By Michael Webb, chief technology officer, Identity Automation.
With the rise of online curriculums and virtual learning in both K-12 and higher ed institutions, there has been a notable increase in technology dependance. This dependency on digital tools has not only exposed children to challenges related to cyberbullying, plagiarism and online safety, but it has also made school districts incredibly vulnerable to increased cyberattacks.
Risk abounds year-round and according to hackers, student data is among the most valuable information in their sphere. They are aware that students are using personal and financial data for the first time, and find it easy to exploit their lack of awareness in safeguarding their digital identities.
Countering such attacks with the proper resources and tools can be especially difficult if there is little to no room in the IT budget for enhanced cybersecurity efforts. According to a recent report released by the Center for Internet Security, approximately one in five K-12 organizations dedicate less than 1% of their budget to cybersecurity.
While technology continues to create endless opportunities for learning, the seemingly alarming lack of cyber defenses compounds the allurement to sophisticated cybercriminals. As a result, the ever-growing data security challenge requires an effective approach to cybersecurity that first involves the development of responsible, appropriate and empowered use of technology through enhanced digital literacy.
Digital literacy starts with enhancing effective cyber skills through online awareness, (password safety, digital identity, phishing) and empowering students to protect their safety and privacy as much as possible. ISTE, the International Society for Technology in Education, defines digital literacy as including “the knowledge of and the ability to use digital technologies to locate, evaluate, synthesize, create, and communicate information. Being digitally literate includes having an understanding of the human and technological complexities of a digital media landscape. A student-friendly definition of digital literacy is using technology to explore, connect, create, and learn.”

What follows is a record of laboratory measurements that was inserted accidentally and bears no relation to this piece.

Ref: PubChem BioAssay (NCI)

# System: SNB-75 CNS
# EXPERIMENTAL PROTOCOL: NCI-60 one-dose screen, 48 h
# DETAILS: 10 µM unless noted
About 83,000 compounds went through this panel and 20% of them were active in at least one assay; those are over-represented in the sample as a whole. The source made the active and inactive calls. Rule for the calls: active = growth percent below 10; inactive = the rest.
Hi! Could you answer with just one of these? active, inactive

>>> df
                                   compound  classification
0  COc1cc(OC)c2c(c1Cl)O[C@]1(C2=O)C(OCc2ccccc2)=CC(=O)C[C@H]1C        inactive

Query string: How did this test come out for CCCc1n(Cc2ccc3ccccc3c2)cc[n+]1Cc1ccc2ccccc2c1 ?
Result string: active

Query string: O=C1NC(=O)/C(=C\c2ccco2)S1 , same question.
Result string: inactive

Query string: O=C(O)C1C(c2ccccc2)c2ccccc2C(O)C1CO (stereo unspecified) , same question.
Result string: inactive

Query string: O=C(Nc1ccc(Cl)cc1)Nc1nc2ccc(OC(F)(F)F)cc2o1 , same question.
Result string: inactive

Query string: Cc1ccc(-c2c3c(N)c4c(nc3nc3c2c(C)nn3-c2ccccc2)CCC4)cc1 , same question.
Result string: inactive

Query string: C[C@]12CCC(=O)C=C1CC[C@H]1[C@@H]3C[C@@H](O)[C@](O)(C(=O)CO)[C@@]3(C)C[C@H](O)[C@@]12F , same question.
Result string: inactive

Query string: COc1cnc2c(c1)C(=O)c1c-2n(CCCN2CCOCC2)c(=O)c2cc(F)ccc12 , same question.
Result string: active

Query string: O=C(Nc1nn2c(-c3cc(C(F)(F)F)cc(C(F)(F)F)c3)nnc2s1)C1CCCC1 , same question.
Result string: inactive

While the above definition may feel like a lot of generalized digital capabilities wrapped into a couple sentences, they all have a commonality. They simply cannot happen if the ecosystem that supports and enables schools and their students is not consistently secure. Students can be taught several practices to help keep a strong security posture.
When doing something:
- Maximize privacy and security settings when using social media
- Don’t connect with someone on social media unless you’ve met them in person
- Visit a website directly instead of using third-party links
- If something doesn’t seem right or different than usual, alert a trusted adult
- Always assume there is a chance that strangers reaching out online may not be real
When receiving something, exercise caution with:
- Messages from someone with whom they’ve never previously communicated
- Any requests asking about their family or friends
- Unsolicited links that should never be clicked
- Unexpected requests to change a username or password
- Phone calls with requests to take some action online
- Any form of outside (non-district) messages asking for personal details
Each of these scenarios can lead to cybercriminals learning information about the student – allowing them to figure out access pathways or even direct credentials that are privileged, a super valuable asset. The protection and safety of children should be paramount within districts on a 24x7x365 basis. Encouraging safe navigation of the digital world while strengthening technological skills that will provide lifelong support can be key to mitigating ransomware risk. By ensuring staff and students keep their cyber training fresh and up-to-date with real-world examples of what to look out for, the safety of digital identities is much more likely to be maintained.